Idaho National Parks
The road to California carried over 250,000 gold-seekers & farmers to the gold fields & rich farmlands of California during the 1840's and 1850's - the greatest mass migration in American history. More than 1,000 miles of trail ruts and traces can still be seen in the vast undeveloped west - reminders of the sacrifices, struggles, and triumphs of early American travelers and settlers.
Scenic granite spires and sculptured rock formations dominate this landscape, which offers opportunities for rock climbing and camping.
Protects a stunning array of volcanic features and hosts a number of plants and animals adapted to live in the harsh volcanic and high desert environment.
Protects world's richest known fossil deposits from the late Pliocene epoch, 3.5 million years ago, and includes large concentration of Hagerman Horse fossils.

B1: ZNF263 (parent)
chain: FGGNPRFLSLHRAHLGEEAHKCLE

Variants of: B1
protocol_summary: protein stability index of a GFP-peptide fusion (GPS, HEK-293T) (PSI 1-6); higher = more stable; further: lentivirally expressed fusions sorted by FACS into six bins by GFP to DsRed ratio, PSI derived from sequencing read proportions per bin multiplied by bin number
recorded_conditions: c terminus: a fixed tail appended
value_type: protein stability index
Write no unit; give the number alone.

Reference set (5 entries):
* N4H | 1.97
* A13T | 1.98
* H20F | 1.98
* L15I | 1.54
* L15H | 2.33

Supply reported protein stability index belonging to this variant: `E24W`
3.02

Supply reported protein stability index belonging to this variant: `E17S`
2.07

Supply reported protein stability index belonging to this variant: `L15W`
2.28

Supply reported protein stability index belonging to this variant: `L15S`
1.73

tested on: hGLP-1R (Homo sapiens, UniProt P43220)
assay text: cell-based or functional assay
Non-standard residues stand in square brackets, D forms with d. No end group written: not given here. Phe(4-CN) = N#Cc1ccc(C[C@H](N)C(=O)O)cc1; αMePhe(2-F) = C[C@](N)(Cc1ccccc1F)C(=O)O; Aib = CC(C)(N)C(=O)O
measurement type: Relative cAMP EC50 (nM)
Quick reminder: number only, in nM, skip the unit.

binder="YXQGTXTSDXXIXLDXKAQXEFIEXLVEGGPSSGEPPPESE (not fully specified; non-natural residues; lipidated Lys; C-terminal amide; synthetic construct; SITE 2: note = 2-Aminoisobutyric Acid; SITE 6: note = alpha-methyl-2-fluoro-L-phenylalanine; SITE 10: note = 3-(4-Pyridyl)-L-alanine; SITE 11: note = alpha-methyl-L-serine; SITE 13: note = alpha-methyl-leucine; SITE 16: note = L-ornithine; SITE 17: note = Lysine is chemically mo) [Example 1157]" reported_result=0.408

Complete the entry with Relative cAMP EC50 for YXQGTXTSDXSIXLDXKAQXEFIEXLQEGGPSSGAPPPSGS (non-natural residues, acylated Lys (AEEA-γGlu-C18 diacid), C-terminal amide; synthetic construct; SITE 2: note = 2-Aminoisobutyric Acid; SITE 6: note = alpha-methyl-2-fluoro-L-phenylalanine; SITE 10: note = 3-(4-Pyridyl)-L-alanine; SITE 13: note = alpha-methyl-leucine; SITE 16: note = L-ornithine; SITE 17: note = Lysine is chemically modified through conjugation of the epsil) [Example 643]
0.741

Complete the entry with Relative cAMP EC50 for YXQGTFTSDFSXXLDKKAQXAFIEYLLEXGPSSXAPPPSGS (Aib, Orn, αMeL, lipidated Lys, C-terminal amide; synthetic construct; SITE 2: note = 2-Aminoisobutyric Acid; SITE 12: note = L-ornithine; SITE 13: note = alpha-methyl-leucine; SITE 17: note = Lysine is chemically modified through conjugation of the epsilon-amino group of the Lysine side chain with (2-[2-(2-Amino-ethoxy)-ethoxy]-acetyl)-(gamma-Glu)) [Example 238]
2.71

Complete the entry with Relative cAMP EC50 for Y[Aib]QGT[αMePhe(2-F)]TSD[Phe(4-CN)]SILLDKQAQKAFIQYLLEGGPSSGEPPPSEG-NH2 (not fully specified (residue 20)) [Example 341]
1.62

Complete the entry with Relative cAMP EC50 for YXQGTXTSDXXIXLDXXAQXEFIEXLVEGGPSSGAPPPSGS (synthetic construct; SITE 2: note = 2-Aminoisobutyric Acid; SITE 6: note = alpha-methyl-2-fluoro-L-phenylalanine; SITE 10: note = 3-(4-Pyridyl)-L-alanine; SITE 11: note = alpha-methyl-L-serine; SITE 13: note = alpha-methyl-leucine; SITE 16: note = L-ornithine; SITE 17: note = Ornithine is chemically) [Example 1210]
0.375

In their search for a water route to the Pacific Ocean, Lewis & Clark opened a window onto the west for the young United States.
The 73-acre site in south-central Idaho commemorates the relocation during World War II of Japanese-American citizens and resident aliens of Japanese ancestry who were ordered out of their homes as a security measure.
The 38 sites of the park in Idaho, Montana, Oregon, and Washington preserve and interpret the history of the Nez Perce people.
As the harbinger of America's westward expansion, the Oregon Trail was the pathway to the Pacific for fur traders, gold seekers, missionaries and others.
Mixing geothermal activity with the natural world of the Wild West, America's first National Park exemplifies iconic Americana.